IAEA
The Fast-Breeder test reactor at Kalpakkam nuclear complex
Credit: IAEA

India has the political will and, increasingly, the technical know-how to deliver its ambitious nuclear programme. Jeremy Bowden finds out how the government’s plans are being kept on track.

India’s nuclear strategy is ambitious and long-term, yet it remains to be seen whether its decades-long commitment to a closed-cycle nuclear programme can produce the vast quantities of secure, safe and relatively cheap nuclear power originally envisaged.

The country has reached only the second stage of its three-stage nuclear programme – originally set out in the 1950s – but costs now compare very favourably with international alternatives. The real payoff will only come at stage three in 15-20 years’ time, when domestic thorium will fuel a generation of Advanced Heavy Water Reactors (AHWRs). There seems little doubt that the programme will continue, with strong support from both main parties in the runup to national elections due to start in April this year.

In the meantime, India’s acceptance into the international nuclear club in 2008 has facilitated the import of uranium and overseas plant technology, which should allow India to meet its nuclear generation targets – albeit at higher cost – while spurring local content development and helping create the possibility of Indian exports.

Dr Jonathan Cobb, senior communications manager at the World Nuclear Association (WNA), says: “India has had a long-standing nuclear generation programme. The isolation it has faced in the past means it has already put more effort in developing its own expertise, in particular in thorium and fast reactors. But the recent opportunities for international involvement and cooperation are important if India is to meet its long-term nuclear generation objectives.”

Nuclear power currently supplies less than 3 per cent of India’s power needs, with a total of 5.7 GW of capacity installed according to Shah Nawaz Ahmad, the WNA’s senior India advisor. “The Indian nuclear programme should not be judged from the 5700 MW installed capacity. It has progressed on a very broad front and its impact on the evolution of technology in India has been phenomenal, be it materials, electronics, manufacturing, quality assurance or even agriculture. In a sense, the Department of Atomic Energy has been the crucible for technological change in India.”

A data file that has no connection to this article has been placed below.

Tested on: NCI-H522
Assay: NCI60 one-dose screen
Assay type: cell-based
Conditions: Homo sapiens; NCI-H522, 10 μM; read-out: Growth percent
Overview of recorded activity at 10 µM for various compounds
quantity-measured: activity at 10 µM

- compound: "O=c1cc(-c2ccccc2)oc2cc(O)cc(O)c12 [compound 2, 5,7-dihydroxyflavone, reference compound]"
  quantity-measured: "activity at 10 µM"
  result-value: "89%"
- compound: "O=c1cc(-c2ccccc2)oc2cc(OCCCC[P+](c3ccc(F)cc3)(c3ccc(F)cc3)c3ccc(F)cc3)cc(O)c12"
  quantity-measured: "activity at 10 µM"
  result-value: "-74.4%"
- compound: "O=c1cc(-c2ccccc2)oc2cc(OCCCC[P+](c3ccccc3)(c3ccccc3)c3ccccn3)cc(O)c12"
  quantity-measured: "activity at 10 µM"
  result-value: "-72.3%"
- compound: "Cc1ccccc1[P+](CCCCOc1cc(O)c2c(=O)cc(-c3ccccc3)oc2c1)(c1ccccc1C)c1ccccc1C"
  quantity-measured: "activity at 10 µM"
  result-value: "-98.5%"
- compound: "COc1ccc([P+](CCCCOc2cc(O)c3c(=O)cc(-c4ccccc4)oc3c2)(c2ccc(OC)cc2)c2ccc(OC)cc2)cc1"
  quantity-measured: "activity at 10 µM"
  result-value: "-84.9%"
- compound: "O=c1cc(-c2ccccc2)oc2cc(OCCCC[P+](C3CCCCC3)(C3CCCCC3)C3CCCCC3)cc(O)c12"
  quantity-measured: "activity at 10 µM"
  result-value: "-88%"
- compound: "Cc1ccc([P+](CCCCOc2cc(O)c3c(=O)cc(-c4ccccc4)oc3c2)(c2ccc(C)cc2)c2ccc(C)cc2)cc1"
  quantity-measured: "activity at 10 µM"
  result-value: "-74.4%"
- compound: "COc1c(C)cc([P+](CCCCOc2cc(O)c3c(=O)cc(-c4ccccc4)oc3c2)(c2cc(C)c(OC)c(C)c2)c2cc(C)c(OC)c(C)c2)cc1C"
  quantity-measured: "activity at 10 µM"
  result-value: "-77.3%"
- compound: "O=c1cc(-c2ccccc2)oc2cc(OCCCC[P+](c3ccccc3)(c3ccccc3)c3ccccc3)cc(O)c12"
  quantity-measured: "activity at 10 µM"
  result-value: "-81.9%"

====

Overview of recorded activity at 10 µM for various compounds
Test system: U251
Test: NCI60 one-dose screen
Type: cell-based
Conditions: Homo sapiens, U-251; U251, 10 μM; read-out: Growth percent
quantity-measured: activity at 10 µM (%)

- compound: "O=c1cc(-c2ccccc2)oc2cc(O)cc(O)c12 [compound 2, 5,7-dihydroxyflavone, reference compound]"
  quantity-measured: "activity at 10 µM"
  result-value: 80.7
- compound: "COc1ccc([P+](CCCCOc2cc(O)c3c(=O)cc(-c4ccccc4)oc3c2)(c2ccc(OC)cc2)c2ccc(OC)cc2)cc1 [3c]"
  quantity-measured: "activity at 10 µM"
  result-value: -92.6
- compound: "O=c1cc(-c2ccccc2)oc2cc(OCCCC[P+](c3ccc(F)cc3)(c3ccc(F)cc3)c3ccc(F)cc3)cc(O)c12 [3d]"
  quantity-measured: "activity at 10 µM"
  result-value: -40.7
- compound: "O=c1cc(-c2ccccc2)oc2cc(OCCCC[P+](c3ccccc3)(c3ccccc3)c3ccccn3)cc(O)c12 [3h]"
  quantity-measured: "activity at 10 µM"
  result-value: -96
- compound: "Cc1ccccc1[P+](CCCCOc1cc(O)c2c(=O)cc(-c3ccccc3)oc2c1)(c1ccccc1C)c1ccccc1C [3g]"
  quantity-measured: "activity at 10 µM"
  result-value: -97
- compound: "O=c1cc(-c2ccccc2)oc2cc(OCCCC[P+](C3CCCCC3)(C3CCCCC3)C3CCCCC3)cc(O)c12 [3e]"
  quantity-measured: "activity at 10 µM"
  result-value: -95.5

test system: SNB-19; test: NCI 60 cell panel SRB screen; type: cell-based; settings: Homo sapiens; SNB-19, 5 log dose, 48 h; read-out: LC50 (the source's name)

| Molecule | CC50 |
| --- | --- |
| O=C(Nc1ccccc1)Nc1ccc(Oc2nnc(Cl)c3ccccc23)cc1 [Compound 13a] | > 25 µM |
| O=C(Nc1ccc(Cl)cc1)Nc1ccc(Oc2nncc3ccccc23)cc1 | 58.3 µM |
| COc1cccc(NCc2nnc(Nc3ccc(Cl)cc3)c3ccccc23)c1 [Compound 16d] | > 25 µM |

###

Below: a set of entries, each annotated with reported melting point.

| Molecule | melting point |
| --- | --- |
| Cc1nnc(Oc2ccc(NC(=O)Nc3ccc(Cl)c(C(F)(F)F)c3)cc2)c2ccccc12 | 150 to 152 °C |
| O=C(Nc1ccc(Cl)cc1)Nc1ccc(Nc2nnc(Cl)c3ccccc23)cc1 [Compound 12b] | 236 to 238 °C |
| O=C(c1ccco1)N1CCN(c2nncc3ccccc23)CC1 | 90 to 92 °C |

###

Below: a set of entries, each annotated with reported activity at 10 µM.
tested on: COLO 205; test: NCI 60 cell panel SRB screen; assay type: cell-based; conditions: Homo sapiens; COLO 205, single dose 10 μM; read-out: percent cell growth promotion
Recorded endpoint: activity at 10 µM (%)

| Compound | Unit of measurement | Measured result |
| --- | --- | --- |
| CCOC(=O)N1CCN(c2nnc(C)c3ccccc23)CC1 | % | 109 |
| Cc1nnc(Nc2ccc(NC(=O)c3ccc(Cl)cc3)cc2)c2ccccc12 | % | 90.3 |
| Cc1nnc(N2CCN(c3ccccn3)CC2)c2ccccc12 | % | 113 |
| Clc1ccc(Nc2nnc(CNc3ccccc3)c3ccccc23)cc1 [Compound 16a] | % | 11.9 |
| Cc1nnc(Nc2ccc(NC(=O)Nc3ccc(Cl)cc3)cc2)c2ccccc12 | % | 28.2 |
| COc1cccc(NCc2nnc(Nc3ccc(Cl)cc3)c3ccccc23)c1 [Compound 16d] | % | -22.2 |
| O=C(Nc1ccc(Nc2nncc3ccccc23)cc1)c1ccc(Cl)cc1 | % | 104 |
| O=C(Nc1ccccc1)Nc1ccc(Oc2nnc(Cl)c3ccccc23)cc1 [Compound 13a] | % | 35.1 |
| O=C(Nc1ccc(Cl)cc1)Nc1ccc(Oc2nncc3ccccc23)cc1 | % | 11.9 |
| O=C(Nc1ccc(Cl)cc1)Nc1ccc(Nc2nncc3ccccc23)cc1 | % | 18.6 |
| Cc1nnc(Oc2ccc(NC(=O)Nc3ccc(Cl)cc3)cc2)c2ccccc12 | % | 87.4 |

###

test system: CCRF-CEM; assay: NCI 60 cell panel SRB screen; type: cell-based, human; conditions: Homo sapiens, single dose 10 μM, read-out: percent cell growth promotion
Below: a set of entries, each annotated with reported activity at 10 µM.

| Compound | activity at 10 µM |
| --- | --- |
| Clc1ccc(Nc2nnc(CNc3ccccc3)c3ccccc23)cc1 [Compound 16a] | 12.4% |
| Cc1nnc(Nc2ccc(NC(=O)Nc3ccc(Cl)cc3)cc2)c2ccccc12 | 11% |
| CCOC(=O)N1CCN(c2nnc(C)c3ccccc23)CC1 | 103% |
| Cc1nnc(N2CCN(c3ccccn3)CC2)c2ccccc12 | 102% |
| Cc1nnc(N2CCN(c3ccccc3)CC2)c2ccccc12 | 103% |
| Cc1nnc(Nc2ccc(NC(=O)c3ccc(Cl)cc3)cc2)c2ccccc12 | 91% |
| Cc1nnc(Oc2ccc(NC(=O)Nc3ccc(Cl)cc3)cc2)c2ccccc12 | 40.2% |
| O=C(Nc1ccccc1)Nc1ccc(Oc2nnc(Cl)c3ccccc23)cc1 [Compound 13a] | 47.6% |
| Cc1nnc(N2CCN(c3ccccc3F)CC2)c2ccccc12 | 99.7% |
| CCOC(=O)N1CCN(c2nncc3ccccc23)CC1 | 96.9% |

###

But while low-cost indigenous capabilities have been developed, questions remain over safety, with a toothless regulatory body overseeing the sector and multiple state and private companies involved in a plethora of programmes and joint ventures. There are also concerns over the economics of some imported nuclear options, as well as issues of liability and trade with Japan.

After a dip in 2008-09 due to shortages of nuclear fuel, the proportion of electricity generated from nuclear has been increasing steadily and looks set to continue rising, as imported uranium becomes available in the wake of bilateral agreements with the US, the UK, France and China.

Since about 2004 the nuclear target has been 20 GW by 2020, but in 2007 Prime Minister Manmohan Singh said this could be “doubled with the opening up of international cooperation”.

India is increasing domestic uranium production as well, although it remains short of the fuel. But it is India’s rapid economic growth and shortage of fossil fuels, above all, that are driving the investment in nuclear.